• Do not visit a healthcare provider without first notifying them of your potential exposure.

Measles is a rare disease in the United States and in regions of the world where vaccination coverage is high. Maintaining high vaccination rates is vital to prevent outbreaks of disease in our community. Given the recent cases identified here and in other jurisdictions in Southern California, additional cases are expected and vaccination is key in preventing infection from future exposures.

For more information about measles, please visit the Centers for Disease Control and Prevention website at http://www.cdc.gov/measles/about/faqs.html, California Department of Public Health at http://www.cdph.ca.gov/HealthInfo/discond/Pages/Measles.aspx http://www.cdph.ca.gov/HealthInfo/discond/Pages/Measles.aspxor call the County of San Bernardino Department of Public Health Communicable Disease Section at 1-800-722-4794, Monday through Friday, from 8 a.m. to 5 p.m.

‘Tis the season to be jolly and food safe

raw eggsFood plays a central role in the way we celebrate the holidays. With the holiday season upon us, this is a great time to remind everyone about the importance of holiday food safety. To keep unwanted visitors like Salmonella, E. coli and Staph aureus from crashing your holiday party, the Division of Environmental Health Services would like to share some important food safety tips and resources that you can use for holiday and everyday meals.

Holiday Treats: Certain foods and methods of food preparation that are popular during the season can increase the risk of foodborne illness. For example, consuming foods that contain raw eggs as called for in some homemade egg nog recipes, meringue-topped pies or even tasting raw cookie dough, can all lead to food poisoning. To reduce the risk of foodborne illness associated with raw or undercooked eggs, consider using a cooked-egg mixture. Be sure that any food products that contain eggs are cooked to 160ºF. You can also substitute raw eggs for pasteurized eggs or egg products. This way, you can enjoy your favorite holiday treats without sacrificing taste or food safety.

Buffet-Style Gatherings: When hosting a potluck or buffet-style gathering, be sure to make your food safety check list, and check it twice! If proper handling, preparation and storage guidelines are not followed, many people can become ill. Young children, pregnant women, the elderly, and people with certain health conditions are especially at-risk for serious complications of foodborne illnesses. To keep you, your family and your guests safe from food poisoning, always remember to follow these steps:

Clean: Wash hands and surfaces often. Bacteria that cause food poisoning can survive in many places around your kitchen, including on your hands, utensils, serving plates and cutting boards.

•Wash your hands for 20 seconds with soap and warm, running water. Be sure to scrub the backs of your hands, between your fingers, and under your fingernails.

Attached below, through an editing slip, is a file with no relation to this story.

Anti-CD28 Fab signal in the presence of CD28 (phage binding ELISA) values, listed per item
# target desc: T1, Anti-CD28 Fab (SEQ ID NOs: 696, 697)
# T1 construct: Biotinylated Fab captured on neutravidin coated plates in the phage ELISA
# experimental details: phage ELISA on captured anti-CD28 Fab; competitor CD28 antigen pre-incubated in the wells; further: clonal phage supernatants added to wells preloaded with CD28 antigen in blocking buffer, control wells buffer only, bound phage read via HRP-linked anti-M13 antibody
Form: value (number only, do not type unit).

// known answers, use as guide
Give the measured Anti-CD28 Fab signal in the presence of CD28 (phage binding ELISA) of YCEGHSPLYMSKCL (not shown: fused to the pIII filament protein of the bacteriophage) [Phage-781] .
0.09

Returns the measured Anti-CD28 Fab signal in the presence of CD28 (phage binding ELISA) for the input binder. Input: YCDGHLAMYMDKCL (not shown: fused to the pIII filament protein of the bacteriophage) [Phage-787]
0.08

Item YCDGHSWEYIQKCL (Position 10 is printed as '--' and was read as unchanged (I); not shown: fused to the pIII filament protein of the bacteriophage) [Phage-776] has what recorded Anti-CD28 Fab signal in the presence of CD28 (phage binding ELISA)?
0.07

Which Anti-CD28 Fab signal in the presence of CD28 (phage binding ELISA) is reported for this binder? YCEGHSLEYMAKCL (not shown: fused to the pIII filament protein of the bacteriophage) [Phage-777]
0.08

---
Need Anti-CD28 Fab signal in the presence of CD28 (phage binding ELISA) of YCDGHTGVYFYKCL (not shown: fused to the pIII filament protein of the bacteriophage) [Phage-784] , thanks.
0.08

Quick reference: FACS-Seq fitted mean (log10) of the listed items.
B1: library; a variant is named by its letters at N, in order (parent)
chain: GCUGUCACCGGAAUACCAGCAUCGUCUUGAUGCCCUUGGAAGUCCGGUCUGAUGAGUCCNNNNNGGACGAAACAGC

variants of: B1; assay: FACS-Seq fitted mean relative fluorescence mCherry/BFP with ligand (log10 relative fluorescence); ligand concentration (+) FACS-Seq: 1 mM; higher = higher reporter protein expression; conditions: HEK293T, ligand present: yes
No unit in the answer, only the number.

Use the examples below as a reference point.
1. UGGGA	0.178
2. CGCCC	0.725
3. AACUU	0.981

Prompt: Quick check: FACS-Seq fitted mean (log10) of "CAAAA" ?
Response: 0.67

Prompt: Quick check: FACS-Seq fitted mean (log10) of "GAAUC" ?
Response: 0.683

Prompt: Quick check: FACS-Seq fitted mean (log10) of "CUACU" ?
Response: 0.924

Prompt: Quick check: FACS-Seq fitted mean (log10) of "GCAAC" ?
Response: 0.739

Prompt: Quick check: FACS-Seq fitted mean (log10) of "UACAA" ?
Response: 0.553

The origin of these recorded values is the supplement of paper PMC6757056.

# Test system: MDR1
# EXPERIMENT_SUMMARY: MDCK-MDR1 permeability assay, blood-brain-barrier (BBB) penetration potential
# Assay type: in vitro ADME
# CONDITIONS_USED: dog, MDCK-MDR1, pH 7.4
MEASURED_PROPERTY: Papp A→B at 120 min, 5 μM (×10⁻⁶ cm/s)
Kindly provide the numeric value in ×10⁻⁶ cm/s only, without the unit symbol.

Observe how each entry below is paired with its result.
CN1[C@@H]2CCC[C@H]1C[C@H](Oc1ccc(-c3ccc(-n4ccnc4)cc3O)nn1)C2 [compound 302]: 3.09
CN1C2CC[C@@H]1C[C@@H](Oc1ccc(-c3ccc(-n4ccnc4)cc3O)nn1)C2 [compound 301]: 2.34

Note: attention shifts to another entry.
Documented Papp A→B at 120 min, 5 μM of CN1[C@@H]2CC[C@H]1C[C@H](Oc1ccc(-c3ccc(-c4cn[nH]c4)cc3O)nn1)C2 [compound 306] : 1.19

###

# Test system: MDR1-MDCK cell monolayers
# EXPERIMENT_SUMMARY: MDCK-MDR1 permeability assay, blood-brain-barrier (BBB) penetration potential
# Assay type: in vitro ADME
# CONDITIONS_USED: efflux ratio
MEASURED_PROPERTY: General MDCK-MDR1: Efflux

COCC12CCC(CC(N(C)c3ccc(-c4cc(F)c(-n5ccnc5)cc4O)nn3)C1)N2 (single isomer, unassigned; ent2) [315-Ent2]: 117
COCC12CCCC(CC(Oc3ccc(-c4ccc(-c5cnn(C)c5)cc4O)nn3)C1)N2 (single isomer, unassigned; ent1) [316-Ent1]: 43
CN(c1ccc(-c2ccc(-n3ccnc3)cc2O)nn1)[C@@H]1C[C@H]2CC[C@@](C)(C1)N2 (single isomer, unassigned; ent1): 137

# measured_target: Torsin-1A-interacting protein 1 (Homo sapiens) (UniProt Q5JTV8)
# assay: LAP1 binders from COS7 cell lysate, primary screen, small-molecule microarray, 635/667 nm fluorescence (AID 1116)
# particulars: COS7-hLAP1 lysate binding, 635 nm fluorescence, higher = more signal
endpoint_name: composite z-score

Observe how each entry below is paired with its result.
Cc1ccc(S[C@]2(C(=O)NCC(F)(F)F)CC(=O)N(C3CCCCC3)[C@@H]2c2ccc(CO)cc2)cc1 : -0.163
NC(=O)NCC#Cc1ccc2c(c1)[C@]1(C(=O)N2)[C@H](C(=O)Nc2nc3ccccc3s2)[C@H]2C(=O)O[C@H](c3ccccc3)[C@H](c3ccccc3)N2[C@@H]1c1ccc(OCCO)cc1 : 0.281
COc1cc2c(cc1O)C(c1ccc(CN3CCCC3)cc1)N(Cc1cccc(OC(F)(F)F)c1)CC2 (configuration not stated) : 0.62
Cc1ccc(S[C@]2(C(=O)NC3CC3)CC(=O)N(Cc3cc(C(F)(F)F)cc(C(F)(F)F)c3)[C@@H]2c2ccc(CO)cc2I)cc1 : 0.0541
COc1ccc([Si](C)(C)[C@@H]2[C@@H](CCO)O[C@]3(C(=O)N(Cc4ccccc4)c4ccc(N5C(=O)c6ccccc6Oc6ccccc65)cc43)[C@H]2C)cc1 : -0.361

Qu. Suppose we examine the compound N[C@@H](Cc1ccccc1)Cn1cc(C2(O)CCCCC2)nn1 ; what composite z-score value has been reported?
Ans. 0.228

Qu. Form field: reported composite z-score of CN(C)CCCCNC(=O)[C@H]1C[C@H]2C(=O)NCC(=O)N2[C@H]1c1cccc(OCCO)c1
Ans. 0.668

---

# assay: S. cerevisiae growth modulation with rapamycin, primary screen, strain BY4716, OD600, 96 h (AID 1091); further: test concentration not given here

•Wash all surfaces and utensils after each use. Rinsing utensils, countertops, and cutting boards with water won’t do enough to stop bacteria from spreading. Clean utensils and small cutting boards with soap and hot water. Clean all surfaces and cutting boards with soap and hot water, and sanitize with a bleach solution.

•Wash fruits and vegetables—but not meat, poultry, or eggs. Even if you plan to peel fruits and veggies, it’s important to wash them first because bacteria can spread from the outside to the inside as you cut or peel them.

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Tips for a safe Thanksgiving meal

Thanksgiving FeastThanksgiving is just around the corner to kick start the holiday season. It is the time of the year when all our friends and family are together to give thanks for our good fortunes and to enjoy a delicious Thanksgiving meal! Whether you are preparing the feast yourself or helping out in the kitchen, be sure to follow these helpful tips to prepare a safe Thanksgiving dinner for your loved ones—they’ll be thankful they did not get a foodborne illness!

Handling and Thawing—Always wash your hands with warm water and soap for at least 15 seconds before and after handling the turkey. Fresh turkeys need no thawing and are ready to cook. Frozen turkeys can be purchased weeks in advance, but can require several days to thaw before cooking. If you are planning on purchasing a frozen turkey, first make sure there is sufficient space in your freezer for storage.

Never defrost the turkey on the counter! The safest way to thaw a turkey is in the refrigerator. When you are ready to thaw the turkey, make enough room for it in your refrigerator. Leave the turkey in the original packaging and place in a shallow pan and allow refrigerator thawing time at a rate of 4 to 5 pounds per 24 hours.